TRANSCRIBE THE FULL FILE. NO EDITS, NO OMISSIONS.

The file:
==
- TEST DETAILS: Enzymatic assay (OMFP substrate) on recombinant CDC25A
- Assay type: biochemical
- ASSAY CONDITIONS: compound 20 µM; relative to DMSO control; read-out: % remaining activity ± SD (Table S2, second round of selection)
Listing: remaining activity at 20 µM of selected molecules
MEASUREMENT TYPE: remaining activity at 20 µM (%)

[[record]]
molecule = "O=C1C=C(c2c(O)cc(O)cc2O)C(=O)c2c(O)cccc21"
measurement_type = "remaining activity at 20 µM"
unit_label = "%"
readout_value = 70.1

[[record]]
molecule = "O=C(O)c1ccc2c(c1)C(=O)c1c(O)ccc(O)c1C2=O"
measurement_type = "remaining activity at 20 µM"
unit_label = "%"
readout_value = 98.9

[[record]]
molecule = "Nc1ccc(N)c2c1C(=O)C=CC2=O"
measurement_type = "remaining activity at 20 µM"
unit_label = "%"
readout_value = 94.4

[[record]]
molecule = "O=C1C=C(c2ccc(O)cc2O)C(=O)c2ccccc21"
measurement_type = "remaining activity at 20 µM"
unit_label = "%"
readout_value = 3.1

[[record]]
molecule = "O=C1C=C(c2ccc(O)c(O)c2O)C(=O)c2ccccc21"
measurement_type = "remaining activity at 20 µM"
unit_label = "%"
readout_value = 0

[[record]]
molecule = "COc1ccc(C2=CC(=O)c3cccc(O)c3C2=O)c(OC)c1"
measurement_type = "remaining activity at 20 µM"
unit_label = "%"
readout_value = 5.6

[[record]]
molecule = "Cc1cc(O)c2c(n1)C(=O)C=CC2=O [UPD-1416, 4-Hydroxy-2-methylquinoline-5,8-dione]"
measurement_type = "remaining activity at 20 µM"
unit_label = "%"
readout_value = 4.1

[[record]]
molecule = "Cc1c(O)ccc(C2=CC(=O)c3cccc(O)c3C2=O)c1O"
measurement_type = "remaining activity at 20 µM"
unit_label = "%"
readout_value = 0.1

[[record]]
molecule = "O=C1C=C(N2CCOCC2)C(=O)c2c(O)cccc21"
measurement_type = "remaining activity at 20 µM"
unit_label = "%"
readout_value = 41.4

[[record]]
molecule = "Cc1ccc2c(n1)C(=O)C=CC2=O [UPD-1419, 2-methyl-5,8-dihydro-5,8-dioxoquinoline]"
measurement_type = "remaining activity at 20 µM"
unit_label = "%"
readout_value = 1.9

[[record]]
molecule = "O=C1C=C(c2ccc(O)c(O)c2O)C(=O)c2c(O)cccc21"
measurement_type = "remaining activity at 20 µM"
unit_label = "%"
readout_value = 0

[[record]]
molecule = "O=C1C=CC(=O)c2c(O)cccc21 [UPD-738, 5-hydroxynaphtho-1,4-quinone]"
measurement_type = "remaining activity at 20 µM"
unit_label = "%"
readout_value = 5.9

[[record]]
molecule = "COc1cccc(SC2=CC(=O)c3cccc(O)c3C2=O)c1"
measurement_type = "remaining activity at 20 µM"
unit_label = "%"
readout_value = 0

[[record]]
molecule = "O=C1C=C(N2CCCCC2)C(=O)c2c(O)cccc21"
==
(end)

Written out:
- TEST DETAILS: Enzymatic assay (OMFP substrate) on recombinant CDC25A
- Assay type: biochemical
- ASSAY CONDITIONS: compound 20 µM; relative to DMSO control; read-out: % remaining activity ± SD (Table S2, second round of selection)
Listing: remaining activity at 20 µM of selected molecules
MEASUREMENT TYPE: remaining activity at 20 µM (%)

[[record]]
molecule = "O=C1C=C(c2c(O)cc(O)cc2O)C(=O)c2c(O)cccc21"
measurement_type = "remaining activity at 20 µM"
unit_label = "%"
readout_value = 70.1

[[record]]
molecule = "O=C(O)c1ccc2c(c1)C(=O)c1c(O)ccc(O)c1C2=O"
measurement_type = "remaining activity at 20 µM"
unit_label = "%"
readout_value = 98.9

[[record]]
molecule = "Nc1ccc(N)c2c1C(=O)C=CC2=O"
measurement_type = "remaining activity at 20 µM"
unit_label = "%"
readout_value = 94.4

[[record]]
molecule = "O=C1C=C(c2ccc(O)cc2O)C(=O)c2ccccc21"
measurement_type = "remaining activity at 20 µM"
unit_label = "%"
readout_value = 3.1

[[record]]
molecule = "O=C1C=C(c2ccc(O)c(O)c2O)C(=O)c2ccccc21"
measurement_type = "remaining activity at 20 µM"
unit_label = "%"
readout_value = 0

[[record]]
molecule = "COc1ccc(C2=CC(=O)c3cccc(O)c3C2=O)c(OC)c1"
measurement_type = "remaining activity at 20 µM"
unit_label = "%"
readout_value = 5.6

[[record]]
molecule = "Cc1cc(O)c2c(n1)C(=O)C=CC2=O [UPD-1416, 4-Hydroxy-2-methylquinoline-5,8-dione]"
measurement_type = "remaining activity at 20 µM"
unit_label = "%"
readout_value = 4.1

[[record]]
molecule = "Cc1c(O)ccc(C2=CC(=O)c3cccc(O)c3C2=O)c1O"
measurement_type = "remaining activity at 20 µM"
unit_label = "%"
readout_value = 0.1

[[record]]
molecule = "O=C1C=C(N2CCOCC2)C(=O)c2c(O)cccc21"
measurement_type = "remaining activity at 20 µM"
unit_label = "%"
readout_value = 41.4

[[record]]
molecule = "Cc1ccc2c(n1)C(=O)C=CC2=O [UPD-1419, 2-methyl-5,8-dihydro-5,8-dioxoquinoline]"
measurement_type = "remaining activity at 20 µM"
unit_label = "%"
readout_value = 1.9

[[record]]
molecule = "O=C1C=C(c2ccc(O)c(O)c2O)C(=O)c2c(O)cccc21"
measurement_type = "remaining activity at 20 µM"
unit_label = "%"
readout_value = 0

[[record]]
molecule = "O=C1C=CC(=O)c2c(O)cccc21 [UPD-738, 5-hydroxynaphtho-1,4-quinone]"
measurement_type = "remaining activity at 20 µM"
unit_label = "%"
readout_value = 5.9

[[record]]
molecule = "COc1cccc(SC2=CC(=O)c3cccc(O)c3C2=O)c1"
measurement_type = "remaining activity at 20 µM"
unit_label = "%"
readout_value = 0

[[record]]
molecule = "O=C1C=C(N2CCCCC2)C(=O)c2c(O)cccc21"